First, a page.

If you’re thinking about an intervention for your husband or wife, the likelihood of success increases greatly if you don’t do it alone. Since the spouse’s alcohol or substance abuse has impacted everybody around them, key players in their lives should participate. The result you want from an intervention is an immediate decision from your spouse on whether or not they’re going to undergo treatment. You’ll need your sights set on that destination. These steps will aid in getting your spouse there.
Have an objective
Family members or friends who are going to participate in the intervention must have a common purpose and objective. You’ll be calling on your spouse to make an immediate decision. You want to influence that decision. As a treatment center is likely to be involved, have one lined up and awaiting the arrival of your spouse. Avoid an intervention until such time as all preparations have been made. If all of the doors are opened, your spouse’s decision to walk through them becomes much easier.
Make it unexpected
Don’t let your spouse know that the intervention is being planned. Although they might complain about people close to them working against them and behind their back, they’ll see it as beneficial and out of genuine concern after they’ve been detoxified. Their reasoning will become clearer. If they know it’s coming, they might prepare a defense. The unexpected surprise takes away their ability to prepare that defense.
The consequences of refusal
You don’t want to be threatening or giving an ultimatum, but make sure that the addict fully understands the consequences should they refuse to begin treatment immediately. Be prepared to fully explain those consequences. Either they act immediately or you act immediately, and there will be consequences if you act. Next week or the end of the month isn’t satisfactory. Idle threats will only operate to enable the spouse. Your enabling is over then and there.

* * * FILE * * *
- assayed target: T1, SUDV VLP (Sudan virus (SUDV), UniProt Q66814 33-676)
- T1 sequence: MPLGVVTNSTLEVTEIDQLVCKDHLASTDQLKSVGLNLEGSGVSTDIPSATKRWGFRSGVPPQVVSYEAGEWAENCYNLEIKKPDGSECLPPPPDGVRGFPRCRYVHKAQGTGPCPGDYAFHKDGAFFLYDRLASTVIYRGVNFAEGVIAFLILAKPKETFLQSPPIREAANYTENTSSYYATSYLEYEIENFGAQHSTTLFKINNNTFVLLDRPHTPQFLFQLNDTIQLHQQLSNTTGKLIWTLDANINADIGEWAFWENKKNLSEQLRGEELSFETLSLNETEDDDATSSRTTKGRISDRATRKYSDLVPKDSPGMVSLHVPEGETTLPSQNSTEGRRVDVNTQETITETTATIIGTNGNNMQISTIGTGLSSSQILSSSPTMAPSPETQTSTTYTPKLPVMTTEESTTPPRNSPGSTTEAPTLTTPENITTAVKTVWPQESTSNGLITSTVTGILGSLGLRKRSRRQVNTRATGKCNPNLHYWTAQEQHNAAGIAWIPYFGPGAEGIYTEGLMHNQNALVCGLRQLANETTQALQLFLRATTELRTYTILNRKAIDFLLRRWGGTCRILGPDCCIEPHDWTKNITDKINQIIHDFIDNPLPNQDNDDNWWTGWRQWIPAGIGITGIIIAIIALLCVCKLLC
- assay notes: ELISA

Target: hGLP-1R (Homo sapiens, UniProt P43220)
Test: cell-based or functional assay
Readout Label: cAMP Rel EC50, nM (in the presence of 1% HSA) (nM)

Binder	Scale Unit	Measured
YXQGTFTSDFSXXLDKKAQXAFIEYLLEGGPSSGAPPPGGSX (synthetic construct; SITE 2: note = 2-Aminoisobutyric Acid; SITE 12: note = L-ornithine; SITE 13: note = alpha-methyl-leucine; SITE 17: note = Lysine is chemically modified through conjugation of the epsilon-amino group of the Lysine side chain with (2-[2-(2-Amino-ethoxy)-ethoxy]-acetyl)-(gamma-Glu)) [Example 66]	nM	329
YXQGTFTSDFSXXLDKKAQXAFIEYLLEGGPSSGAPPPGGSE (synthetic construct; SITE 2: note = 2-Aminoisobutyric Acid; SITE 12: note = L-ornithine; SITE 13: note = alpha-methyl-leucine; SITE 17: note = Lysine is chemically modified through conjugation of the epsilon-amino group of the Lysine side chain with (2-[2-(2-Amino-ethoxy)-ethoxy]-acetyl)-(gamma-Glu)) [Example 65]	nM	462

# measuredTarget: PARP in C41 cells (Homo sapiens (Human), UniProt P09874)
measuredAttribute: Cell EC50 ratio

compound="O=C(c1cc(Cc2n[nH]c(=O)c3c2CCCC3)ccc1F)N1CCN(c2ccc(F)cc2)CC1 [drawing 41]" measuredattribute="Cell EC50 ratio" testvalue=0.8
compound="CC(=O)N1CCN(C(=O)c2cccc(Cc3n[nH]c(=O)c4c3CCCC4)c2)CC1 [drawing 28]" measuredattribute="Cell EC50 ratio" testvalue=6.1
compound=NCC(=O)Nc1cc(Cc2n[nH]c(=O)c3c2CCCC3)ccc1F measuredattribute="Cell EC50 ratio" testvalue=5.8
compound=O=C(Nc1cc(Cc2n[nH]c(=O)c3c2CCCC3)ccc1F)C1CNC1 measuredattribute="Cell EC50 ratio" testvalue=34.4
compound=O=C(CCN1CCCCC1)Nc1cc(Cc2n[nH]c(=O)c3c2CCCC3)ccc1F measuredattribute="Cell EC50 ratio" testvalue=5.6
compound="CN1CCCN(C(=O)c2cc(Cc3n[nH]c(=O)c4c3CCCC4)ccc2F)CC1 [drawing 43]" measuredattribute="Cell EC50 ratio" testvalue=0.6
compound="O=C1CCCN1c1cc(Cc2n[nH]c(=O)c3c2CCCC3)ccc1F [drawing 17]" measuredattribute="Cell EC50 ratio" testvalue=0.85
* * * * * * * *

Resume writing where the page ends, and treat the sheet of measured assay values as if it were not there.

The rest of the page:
Use an interventionist
You’ve never been through this before. A professional interventionist does interventions for a living. They’ll organize and prepare the participants for the process and recommend the type of treatment that will be appropriate. The interventionist is trained and experienced in working with addicts and their different emotional reactions to what is suddenly facing them. They can maintain the positive tenor of the intervention without negatively confronting your spouse. They’ll significantly increase the likelihood that your efforts at getting your spouse professional attention will be successful.
Have a heart
Another reason why a professional interventionist should be present is to keep the intervention compassionate. Those family members and friends who will be present love and care for your spouse. They want to help them through a very difficult time with a very difficult problem. That’s another reason why the interveners should consist of people that your husband or wife cares for and respects. They’ll realize that everybody close to their heart says there’s a problem, and they’ll know exactly what the problem is.
Our hotline helpline is always staffed. Just call 800-447-9081. Family and friends that will be involved in an intervention want to be on the same page of the playbook at all times.